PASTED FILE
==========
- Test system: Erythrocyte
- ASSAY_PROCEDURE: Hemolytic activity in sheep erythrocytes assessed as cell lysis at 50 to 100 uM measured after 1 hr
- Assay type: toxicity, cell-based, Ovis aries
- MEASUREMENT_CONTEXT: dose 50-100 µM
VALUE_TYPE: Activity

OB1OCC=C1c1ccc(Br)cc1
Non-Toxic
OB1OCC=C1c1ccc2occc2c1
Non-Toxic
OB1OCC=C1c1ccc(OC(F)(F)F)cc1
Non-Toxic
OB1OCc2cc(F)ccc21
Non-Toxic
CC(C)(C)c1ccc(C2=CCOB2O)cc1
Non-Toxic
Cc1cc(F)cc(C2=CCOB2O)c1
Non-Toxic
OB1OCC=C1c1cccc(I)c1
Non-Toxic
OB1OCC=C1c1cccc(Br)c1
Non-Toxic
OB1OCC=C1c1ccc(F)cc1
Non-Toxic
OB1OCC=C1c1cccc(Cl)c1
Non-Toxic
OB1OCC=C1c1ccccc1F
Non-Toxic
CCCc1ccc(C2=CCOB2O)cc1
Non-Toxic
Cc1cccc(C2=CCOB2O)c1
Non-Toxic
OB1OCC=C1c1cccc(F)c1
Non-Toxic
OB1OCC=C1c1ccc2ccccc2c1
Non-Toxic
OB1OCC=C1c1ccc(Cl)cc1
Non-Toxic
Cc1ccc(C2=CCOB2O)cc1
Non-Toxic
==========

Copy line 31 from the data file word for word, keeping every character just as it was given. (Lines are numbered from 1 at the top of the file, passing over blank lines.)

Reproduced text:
Non-Toxic